Koroneiki, Picholine, and Other Olives

Koroneiki, Picholine, and Other Olives
A number of olive varieties are grown in the U.S. These include Koroneiki, Picholine, and others.


Casaliva Olive

Grown mainly as an oil source, Casaliva olive is a strong growing tree that provides good crops of fruits on a regular basis. This variety is widely popular in northern Italy. It is hardy in zones 9b through 11.

The tree features a globe-shaped crown and graceful branches that are somewhat pendulous. Its foliage is dark green. This tree requires no cross pollination.

The small, ovoid fruits are late to ripen. When ripe, they turn black, blackish-purple, or violet-blue. Though Casaliva olives are small, these fruits give a good yield of oil—around 25 per-cent. This oil is light and aromatic.


Koroneiki Olive

This tree was introduced to the U.S. from Crete. It is a widely popular variety in Greece. In fact, these plants are the main source for most of the
country’s olive oil.

The small trees aren’t known to be very cold hardy, so they would only be suited to warmer regions of America. The plants typically begin yielding at around two years of age. Because the trees are fairly small, they can be spaced somewhat closer than most other varieties will tolerate.

Koroneiki trees are known to be consistent producers of good fruit crops. The small fruits are suitable both as table olives and as an oil source. For eating purposes, they’re mostly cured in brine. Despite their small size, these olives are a very good source of oil. This oil has a mild, fruity flavor and stores well (three years or so).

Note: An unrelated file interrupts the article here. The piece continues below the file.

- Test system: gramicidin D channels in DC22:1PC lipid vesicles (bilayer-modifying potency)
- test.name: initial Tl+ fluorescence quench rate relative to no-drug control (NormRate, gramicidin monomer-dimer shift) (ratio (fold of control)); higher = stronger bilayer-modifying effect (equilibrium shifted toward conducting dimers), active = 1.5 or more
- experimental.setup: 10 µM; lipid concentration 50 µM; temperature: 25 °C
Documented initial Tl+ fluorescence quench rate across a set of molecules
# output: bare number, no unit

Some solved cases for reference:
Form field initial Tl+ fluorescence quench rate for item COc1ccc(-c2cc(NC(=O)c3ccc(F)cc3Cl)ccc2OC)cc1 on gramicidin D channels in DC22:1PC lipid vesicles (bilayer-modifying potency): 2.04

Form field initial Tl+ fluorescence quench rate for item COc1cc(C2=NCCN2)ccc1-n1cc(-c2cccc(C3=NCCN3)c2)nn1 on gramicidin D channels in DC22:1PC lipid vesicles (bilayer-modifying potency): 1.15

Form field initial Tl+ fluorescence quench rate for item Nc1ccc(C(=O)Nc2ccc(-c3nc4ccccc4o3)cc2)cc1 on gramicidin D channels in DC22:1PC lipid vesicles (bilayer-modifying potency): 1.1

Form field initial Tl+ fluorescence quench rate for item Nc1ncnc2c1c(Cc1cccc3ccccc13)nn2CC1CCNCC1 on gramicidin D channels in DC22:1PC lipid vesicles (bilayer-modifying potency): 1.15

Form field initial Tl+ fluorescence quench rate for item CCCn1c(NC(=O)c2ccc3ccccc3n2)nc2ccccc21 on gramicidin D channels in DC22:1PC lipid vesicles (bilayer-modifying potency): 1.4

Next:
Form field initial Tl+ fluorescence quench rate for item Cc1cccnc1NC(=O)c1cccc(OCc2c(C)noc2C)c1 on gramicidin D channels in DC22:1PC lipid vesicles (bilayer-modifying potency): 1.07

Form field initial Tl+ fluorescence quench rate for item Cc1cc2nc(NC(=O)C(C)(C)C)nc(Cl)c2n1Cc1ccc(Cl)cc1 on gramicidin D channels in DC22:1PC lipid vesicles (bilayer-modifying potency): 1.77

Picholine Olive

Pocholine is one of the most popular varieties in France. It is also widely grown in Morocco,

The medium sized, upright, vigorous trees are partially self fruitful, but they will bear better crops if cross pollination is provided. The plants consistently bring heavy crops of fruits.

The medium sized fruits are often prepared as stuffed olives in France. These are the size of almonds and ripen to blackish-red or blackish purple. They can be harvested at various stages of ripeness when they’re green to blackish-purple, depending on how they will be processed.

When cured, these olives have a firm flesh with a delicate flavor that is somewhat nutty but subtle. Picholine fruits don’t need to be fermented like most varieties. They only require ten to 12 days in brine, which can be flavored as desired.

This would make a good variety for home gardeners since processing is so simple and easy. In California, olive processors sometimes use citric acid for this variety. When harvested green and brined, these retain their green color.






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Content copyright © 2018 by Connie Krochmal. All rights reserved.
This content was written by Connie Krochmal. If you wish to use this content in any manner, you need written permission. Contact Connie Krochmal for details.